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Private Sector to Begin Ferry Service to Cuba

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The US government has approved several firms' plans for ferrying cargo between Florida and Cuba. Why haven't people been ferrying goods to Cuba until now? Because any entrepreneur seeking to do such a thing faced heavy fines and even imprisonment under US federal law. 

The acceleration of trade between Cubans and Americans represents and expansion of freedom in international trade, and also expands the boundaries of legal economic action under US federal law. 

Ironically, many supporters of the Cuban embargo fancy themselves as supporters of free markets, but their pro-embargo position means they favor fines and imprisonment for entrepreneurs who wish to engage in peaceful trade with persons and organizations in Cuba. Embargoes also necessarily support an expansive federal bureaucracy necessary for enforcement.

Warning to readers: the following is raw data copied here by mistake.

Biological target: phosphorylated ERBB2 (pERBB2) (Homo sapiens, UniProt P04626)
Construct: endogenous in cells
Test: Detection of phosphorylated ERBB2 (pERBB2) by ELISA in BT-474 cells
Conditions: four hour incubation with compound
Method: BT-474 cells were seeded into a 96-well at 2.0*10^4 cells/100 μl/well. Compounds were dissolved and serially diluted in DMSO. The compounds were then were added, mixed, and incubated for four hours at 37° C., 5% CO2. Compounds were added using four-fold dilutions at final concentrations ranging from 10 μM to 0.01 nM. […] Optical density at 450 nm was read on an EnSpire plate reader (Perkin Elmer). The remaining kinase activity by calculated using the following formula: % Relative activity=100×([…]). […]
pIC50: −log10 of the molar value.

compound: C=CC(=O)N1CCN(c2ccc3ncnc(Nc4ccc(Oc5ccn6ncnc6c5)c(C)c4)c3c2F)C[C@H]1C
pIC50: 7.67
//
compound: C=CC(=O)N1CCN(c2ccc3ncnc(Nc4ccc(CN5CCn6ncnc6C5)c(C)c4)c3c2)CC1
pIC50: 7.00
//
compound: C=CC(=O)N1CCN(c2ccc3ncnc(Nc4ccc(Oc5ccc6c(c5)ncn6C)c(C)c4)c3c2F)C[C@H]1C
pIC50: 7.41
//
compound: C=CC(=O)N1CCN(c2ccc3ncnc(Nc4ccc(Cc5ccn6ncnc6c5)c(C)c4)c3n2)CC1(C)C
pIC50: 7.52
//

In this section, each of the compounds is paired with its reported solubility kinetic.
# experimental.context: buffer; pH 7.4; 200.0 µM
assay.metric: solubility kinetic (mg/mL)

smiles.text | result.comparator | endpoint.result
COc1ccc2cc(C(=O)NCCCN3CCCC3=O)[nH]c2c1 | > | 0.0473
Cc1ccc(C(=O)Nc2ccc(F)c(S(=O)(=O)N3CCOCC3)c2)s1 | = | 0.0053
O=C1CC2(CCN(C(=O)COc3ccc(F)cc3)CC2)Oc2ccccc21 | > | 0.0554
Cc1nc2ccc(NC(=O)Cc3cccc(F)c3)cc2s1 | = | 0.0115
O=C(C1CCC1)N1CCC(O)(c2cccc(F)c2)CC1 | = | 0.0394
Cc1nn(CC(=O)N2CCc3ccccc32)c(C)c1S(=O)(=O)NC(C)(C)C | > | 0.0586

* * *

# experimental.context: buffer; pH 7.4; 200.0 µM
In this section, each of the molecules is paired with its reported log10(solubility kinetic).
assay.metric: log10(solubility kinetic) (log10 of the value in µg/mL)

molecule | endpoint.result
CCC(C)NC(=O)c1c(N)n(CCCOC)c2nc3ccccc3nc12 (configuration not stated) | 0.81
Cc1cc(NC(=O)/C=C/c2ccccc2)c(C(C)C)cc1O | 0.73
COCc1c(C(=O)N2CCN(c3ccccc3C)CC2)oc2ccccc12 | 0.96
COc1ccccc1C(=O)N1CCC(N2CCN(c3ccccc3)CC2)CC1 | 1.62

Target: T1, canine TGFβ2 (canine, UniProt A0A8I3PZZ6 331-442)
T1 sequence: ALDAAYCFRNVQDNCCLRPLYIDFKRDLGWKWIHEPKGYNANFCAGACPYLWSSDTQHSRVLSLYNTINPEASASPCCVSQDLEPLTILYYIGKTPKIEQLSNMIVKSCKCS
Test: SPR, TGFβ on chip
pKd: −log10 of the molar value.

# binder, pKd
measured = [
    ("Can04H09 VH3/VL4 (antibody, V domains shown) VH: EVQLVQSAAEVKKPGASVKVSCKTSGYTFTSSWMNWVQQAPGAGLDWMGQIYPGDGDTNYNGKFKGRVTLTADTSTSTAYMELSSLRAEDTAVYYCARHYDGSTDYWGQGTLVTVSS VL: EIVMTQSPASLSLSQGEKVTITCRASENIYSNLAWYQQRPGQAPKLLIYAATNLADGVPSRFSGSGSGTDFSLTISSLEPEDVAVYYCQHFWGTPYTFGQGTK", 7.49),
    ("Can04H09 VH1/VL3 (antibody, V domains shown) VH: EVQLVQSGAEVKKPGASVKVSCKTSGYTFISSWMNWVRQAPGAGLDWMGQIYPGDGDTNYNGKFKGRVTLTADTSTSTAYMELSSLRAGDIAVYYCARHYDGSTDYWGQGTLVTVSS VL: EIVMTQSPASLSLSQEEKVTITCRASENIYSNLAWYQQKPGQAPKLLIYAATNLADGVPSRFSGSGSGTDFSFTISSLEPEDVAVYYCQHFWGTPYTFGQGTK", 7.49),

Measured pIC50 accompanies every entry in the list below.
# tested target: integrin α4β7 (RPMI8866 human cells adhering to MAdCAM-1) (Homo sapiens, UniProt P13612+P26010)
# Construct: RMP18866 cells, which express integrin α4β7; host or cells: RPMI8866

The nearly instantaneous appearance of cargo shipping to Cuba (via both air and water) by American firms shows the interest in that market all along. But, of course, thanks to threats of violence from federal officials, such innovation has never been allowed to flourish. with the expansion of more free trade in this case, however, the federal government has gotten a tiny bit smaller.

Ryan McMaken (@ryanmcmaken) is a senior editor at the Mises Institute. Send him your article submissions for Mises Wire and The Austrian, but read article guidelines first. Ryan has degrees in economics and political science from the University of Colorado, and was the economist for the Colorado Division of Housing from 2009 to 2014. He is the author of Commie Cowboys: The Bourgeoisie and the Nation-State in the Western Genre.

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